Monday 8 June 2015

Bingo Stars

Embassy Club,
140 Borough Road,

So obscure as to not merit a mention in any of Mark Lewisohn's books, the Silver Beetles/Beatles reportedly made one appearance at this former cinema in Wallasey during July 1960.

The source for this venue was Ray O'Brien's book "There Are Places I'll Remember" which cites a Bob Evans as someone who remembers the engagement well: "They had no drummer and took ages setting up their equipment and tuning their guitars, and the audience became very restless". 

The gig took place during one of the Beatles' drummer-less phases, and there were many. Of their previous drummers, Tommy Moore had had enough of John Lennon's bullying, and, needing the stability of a regular income had left on or about 13 June, preferring (or more likely pressurised by his lady) to concentrate on his job at the Garston Bottle Works. His replacement, lasting all of six weeks, Norman Chapman had received call up papers to do his National Service and left to do two years in Kenya where he helped to suppress the Mau Mau uprising. Pete Best would not join the Beatles until August on the eve of their departure for Hamburg.

Thomas Moore
It is interesting to note that all of the known engagements the Beatles undertook during the period between 18 June and 30 July 1960 were on the Wirral, either on Saturday nights at the Grosvenor Ballroom in Liscard, or Thursday evenings at the Institute in Neston and it does not seem inconceivable that the Beatles played at the Embassy one night during this period. Clearly no promoter in Liverpool would touch them!

Norman Chapman
Borough Road is a short distance from Buchanan Road where Roberta "Bobby" Brown lived. Bobby would run the very first fan club for the Beatles from May 1962 until early 1963.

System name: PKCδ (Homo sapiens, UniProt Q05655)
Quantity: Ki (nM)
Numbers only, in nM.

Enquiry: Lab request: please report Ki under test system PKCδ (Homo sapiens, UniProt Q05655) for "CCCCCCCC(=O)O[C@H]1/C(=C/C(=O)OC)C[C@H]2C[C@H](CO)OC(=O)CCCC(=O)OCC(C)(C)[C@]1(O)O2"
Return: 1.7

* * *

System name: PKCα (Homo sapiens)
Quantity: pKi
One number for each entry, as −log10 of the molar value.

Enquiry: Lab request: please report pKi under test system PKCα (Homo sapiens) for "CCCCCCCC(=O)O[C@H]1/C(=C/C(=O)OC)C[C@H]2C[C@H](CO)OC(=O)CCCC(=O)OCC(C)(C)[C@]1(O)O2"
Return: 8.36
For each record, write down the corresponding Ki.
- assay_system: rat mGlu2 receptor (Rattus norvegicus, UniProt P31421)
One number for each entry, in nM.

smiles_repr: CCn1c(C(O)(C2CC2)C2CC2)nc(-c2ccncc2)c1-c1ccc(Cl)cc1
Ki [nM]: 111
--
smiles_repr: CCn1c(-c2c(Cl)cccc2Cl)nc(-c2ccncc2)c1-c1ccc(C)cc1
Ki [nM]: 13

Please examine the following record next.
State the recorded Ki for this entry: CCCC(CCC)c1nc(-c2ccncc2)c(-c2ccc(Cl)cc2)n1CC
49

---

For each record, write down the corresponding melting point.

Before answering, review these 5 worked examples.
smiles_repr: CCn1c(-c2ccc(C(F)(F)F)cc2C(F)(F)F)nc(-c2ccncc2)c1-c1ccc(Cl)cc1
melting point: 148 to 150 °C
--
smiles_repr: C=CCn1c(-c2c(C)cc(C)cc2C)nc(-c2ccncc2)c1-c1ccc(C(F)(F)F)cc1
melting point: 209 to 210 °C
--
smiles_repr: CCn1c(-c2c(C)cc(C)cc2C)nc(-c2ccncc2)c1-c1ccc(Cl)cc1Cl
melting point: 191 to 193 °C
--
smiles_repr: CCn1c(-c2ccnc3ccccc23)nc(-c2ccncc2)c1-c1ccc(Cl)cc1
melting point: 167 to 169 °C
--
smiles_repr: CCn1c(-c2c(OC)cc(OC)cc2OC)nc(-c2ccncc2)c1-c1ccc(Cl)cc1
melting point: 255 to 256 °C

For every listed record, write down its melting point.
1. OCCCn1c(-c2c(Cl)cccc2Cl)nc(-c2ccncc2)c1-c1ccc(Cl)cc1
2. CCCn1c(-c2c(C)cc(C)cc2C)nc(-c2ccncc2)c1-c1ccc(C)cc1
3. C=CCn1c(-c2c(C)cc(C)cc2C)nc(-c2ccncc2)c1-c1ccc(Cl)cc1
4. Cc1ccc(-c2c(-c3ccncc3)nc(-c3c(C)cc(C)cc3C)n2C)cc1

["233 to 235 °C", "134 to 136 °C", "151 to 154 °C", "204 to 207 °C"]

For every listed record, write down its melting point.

As is the case with many Bingo halls the Embassy was originally a theatre, The Irving Theatre stood on Victoria Road (now renamed Borough Road) and it took its name from the famous repertory actor, Sir Henry Irving (1838 - 1905), who laid the corner stone on 11th October 1899. It was understood that Sir Henry only allowed his name to be used on the condition that the theatre showed serious drama's. The theatre could hold 2,500 and opened on 18th December 1899 with 'The Sign Of The Cross'. Originally the building had a tower, as seen on the photograph below.

After a fire in 1908 the theatre re-opened as 'The Kings' and four years later was renamed again as 'La Scala' under the new management of Ludwig Blatter. The theatre went through several improvements and in August 1918 was renamed as 'The Hippodrome' under the management of Fred Ross.

In March 1923 the theatre was sold to A.J Moran and renamed 'The Casino' but after 6 months it had reverted back to 'The Hippodrome' with Will J. Prescott as the manager. For a short time the theatre was called 'The Irving Repertory Theatre".

In 1928 the theatre again was under new management and with the old name of 'The Hippodrome'. The theatre closed in 1930 and reopened in the same year with Fred Ross again as manager. Not long afterwards, the theatre closed and remained so for a while until Pat Collins purchased the theatre with Richard "Dick Batch" Batchelor as the manager and the theatre opened on 12th November 1934 with a young comedian actor Tommy Trinder appearing on stage.

The Buxton Theatre Company took over the building in 1936 and opened it as the 'Embassy'. It remained as such until forced to close because of poor attendances on 31st March 1959 when it became a bingo hall. The Beatles presumably appeared during an interval.

Sadly the Embassy closed its doors for the last time in December 2012 having become a victim of the economy and online gaming. It is thought that it may re-open as part of the Wetherspoons chain of pubs.


"There Are Places I'll Remember" by Ray O'Brien (Bluecoat Press, 2005)

Information about the Iriving Theatre is taken from :

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